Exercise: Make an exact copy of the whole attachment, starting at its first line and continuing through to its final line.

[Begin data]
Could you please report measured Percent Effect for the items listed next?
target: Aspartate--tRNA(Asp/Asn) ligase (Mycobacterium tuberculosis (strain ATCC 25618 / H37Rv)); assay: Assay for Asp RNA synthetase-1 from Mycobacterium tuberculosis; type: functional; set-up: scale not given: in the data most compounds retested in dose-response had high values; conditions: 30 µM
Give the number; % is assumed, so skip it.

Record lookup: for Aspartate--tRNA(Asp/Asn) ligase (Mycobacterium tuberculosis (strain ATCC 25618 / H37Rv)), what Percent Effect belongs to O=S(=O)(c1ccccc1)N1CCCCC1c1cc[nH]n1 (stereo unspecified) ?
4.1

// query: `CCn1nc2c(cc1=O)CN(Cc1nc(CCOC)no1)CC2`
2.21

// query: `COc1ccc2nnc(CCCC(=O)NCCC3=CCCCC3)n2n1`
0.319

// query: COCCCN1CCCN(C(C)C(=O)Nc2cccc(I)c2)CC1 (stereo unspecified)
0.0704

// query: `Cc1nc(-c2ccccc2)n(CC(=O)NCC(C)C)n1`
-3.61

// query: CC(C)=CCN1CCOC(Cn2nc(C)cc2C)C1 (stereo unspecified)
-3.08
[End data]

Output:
Could you please report measured Percent Effect for the items listed next?
target: Aspartate--tRNA(Asp/Asn) ligase (Mycobacterium tuberculosis (strain ATCC 25618 / H37Rv)); assay: Assay for Asp RNA synthetase-1 from Mycobacterium tuberculosis; type: functional; set-up: scale not given: in the data most compounds retested in dose-response had high values; conditions: 30 µM
Give the number; % is assumed, so skip it.

Record lookup: for Aspartate--tRNA(Asp/Asn) ligase (Mycobacterium tuberculosis (strain ATCC 25618 / H37Rv)), what Percent Effect belongs to O=S(=O)(c1ccccc1)N1CCCCC1c1cc[nH]n1 (stereo unspecified) ?
4.1

// query: `CCn1nc2c(cc1=O)CN(Cc1nc(CCOC)no1)CC2`
2.21

// query: `COc1ccc2nnc(CCCC(=O)NCCC3=CCCCC3)n2n1`
0.319

// query: COCCCN1CCCN(C(C)C(=O)Nc2cccc(I)c2)CC1 (stereo unspecified)
0.0704

// query: `Cc1nc(-c2ccccc2)n(CC(=O)NCC(C)C)n1`
-3.61

// query: CC(C)=CCN1CCOC(Cn2nc(C)cc2C)C1 (stereo unspecified)
-3.08